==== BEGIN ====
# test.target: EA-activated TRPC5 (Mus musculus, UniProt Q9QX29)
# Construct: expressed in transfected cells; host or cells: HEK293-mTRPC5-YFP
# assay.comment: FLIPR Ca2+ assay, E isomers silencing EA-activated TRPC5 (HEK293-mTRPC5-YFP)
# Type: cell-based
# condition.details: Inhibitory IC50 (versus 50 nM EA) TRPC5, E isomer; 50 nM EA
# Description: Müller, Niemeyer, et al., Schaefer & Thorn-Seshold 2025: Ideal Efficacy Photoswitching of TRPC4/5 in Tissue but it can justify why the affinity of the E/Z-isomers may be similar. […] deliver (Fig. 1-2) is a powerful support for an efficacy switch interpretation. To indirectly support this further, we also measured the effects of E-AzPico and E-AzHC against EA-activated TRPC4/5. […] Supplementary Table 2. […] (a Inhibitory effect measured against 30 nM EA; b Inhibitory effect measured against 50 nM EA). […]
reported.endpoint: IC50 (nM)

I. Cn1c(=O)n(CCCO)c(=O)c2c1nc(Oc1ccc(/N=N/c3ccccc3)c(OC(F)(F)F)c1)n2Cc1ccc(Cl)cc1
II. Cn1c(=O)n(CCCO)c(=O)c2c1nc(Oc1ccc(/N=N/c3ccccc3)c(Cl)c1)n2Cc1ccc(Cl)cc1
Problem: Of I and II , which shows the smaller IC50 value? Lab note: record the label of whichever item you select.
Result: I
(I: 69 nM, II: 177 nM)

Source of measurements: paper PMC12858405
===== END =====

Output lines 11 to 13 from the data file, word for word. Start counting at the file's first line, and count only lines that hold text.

Result: I
(I: 69 nM, II: 177 nM)

Source of measurements: paper PMC12858405